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Title: Use, Modify, Create: Comparing Computational Thinking Lesson Progressions for STEM Classes
Computational Thinking (CT) is being infused into curricula in a variety of core K-12 STEM courses. As these topics are being introduced to students without prior programming experience and are potentially taught by instructors unfamiliar with programming and CT, appropriate lesson design might help support both students and teachers. “Use-Modify-Create" (UMC), a CT lesson progression, has students ease into CT topics by first “Using" a given artifact, “Modifying" an existing one, and then eventually “Creating" new ones. While studies have presented lessons adopting and adapting this progression and advocating for its use, few have focused on evaluating UMC’s pedagogical effectiveness and claims. We present a comparison study between two CT lesson progressions for middle school science classes. Students participated in a 4-day activity focused on developing an agent-based simulation in a block-based programming environment. While some classrooms had students develop code on days 2-4, others used a scaffolded lesson plan modeled after the UMC framework. Through analyzing student’s exit tickets, classroom observations, and teacher interviews, we illustrate differences in perception of assignment difficulty from both the students and teachers, as well as student perception of artifact “ownership" between conditions.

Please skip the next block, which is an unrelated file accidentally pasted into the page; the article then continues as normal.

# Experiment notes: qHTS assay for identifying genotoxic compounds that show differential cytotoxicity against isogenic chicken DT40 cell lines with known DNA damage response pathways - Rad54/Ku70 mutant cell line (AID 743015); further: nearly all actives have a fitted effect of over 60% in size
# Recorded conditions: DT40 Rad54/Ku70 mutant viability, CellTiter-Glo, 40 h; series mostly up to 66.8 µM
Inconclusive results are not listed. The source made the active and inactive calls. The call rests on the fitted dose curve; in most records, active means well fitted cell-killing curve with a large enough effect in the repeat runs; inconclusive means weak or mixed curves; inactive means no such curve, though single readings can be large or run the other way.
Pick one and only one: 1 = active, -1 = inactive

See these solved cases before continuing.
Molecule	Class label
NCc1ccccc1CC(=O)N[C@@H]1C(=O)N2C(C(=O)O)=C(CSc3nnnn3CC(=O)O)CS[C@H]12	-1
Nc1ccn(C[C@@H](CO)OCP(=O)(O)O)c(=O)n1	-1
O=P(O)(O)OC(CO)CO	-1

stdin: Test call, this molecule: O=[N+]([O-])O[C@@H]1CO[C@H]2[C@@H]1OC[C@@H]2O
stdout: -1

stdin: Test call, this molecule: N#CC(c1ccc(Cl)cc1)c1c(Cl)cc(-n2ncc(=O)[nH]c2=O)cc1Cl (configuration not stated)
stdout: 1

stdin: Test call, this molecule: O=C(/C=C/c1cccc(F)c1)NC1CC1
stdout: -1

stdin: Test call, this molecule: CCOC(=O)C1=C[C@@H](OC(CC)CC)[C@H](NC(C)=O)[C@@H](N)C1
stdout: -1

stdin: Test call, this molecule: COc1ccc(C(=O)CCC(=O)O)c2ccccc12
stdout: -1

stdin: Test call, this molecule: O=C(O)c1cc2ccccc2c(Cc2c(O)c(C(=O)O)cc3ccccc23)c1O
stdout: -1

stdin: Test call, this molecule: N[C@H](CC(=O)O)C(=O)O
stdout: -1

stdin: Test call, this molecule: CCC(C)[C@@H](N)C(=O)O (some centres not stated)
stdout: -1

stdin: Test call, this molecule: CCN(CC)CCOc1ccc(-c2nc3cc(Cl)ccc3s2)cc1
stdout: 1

Authors:
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Award ID(s):
1837439 1640141
Publication Date:
NSF-PAR ID:
10122993
Journal Name:
Proceedings of the 2019 ACM Conference on Innovation and Technology in Computer Science Education
Page Range or eLocation-ID:
395 to 401
Sponsoring Org:
National Science Foundation
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